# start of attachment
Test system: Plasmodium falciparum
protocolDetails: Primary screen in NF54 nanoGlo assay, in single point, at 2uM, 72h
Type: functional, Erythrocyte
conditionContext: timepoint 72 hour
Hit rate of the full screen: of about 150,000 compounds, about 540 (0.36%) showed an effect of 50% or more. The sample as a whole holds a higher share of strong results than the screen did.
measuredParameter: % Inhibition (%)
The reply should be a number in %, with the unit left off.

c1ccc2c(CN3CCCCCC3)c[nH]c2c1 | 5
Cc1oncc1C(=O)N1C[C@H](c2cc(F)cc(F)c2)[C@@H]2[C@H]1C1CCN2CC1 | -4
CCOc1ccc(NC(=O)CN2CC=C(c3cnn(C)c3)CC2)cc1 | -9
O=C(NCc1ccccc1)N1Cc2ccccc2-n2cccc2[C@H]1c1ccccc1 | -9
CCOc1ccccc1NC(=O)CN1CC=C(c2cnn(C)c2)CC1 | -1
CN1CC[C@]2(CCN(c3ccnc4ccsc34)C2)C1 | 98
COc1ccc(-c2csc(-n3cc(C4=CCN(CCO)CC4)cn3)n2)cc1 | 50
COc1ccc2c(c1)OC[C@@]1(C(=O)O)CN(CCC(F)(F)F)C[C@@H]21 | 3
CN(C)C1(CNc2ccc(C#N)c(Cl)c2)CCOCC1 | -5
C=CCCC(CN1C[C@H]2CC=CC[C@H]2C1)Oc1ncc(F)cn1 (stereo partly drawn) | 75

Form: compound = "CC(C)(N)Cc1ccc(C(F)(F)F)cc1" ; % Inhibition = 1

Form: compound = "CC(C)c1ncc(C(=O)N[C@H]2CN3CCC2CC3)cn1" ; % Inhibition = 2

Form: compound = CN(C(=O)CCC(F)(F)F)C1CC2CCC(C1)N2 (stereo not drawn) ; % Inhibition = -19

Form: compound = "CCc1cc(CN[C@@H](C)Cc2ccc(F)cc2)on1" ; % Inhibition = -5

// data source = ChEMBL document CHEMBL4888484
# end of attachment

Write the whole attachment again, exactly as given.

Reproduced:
Test system: Plasmodium falciparum
protocolDetails: Primary screen in NF54 nanoGlo assay, in single point, at 2uM, 72h
Type: functional, Erythrocyte
conditionContext: timepoint 72 hour
Hit rate of the full screen: of about 150,000 compounds, about 540 (0.36%) showed an effect of 50% or more. The sample as a whole holds a higher share of strong results than the screen did.
measuredParameter: % Inhibition (%)
The reply should be a number in %, with the unit left off.

c1ccc2c(CN3CCCCCC3)c[nH]c2c1 | 5
Cc1oncc1C(=O)N1C[C@H](c2cc(F)cc(F)c2)[C@@H]2[C@H]1C1CCN2CC1 | -4
CCOc1ccc(NC(=O)CN2CC=C(c3cnn(C)c3)CC2)cc1 | -9
O=C(NCc1ccccc1)N1Cc2ccccc2-n2cccc2[C@H]1c1ccccc1 | -9
CCOc1ccccc1NC(=O)CN1CC=C(c2cnn(C)c2)CC1 | -1
CN1CC[C@]2(CCN(c3ccnc4ccsc34)C2)C1 | 98
COc1ccc(-c2csc(-n3cc(C4=CCN(CCO)CC4)cn3)n2)cc1 | 50
COc1ccc2c(c1)OC[C@@]1(C(=O)O)CN(CCC(F)(F)F)C[C@@H]21 | 3
CN(C)C1(CNc2ccc(C#N)c(Cl)c2)CCOCC1 | -5
C=CCCC(CN1C[C@H]2CC=CC[C@H]2C1)Oc1ncc(F)cn1 (stereo partly drawn) | 75

Form: compound = "CC(C)(N)Cc1ccc(C(F)(F)F)cc1" ; % Inhibition = 1

Form: compound = "CC(C)c1ncc(C(=O)N[C@H]2CN3CCC2CC3)cn1" ; % Inhibition = 2

Form: compound = CN(C(=O)CCC(F)(F)F)C1CC2CCC(C1)N2 (stereo not drawn) ; % Inhibition = -19

Form: compound = "CCc1cc(CN[C@@H](C)Cc2ccc(F)cc2)on1" ; % Inhibition = -5

// data source = ChEMBL document CHEMBL4888484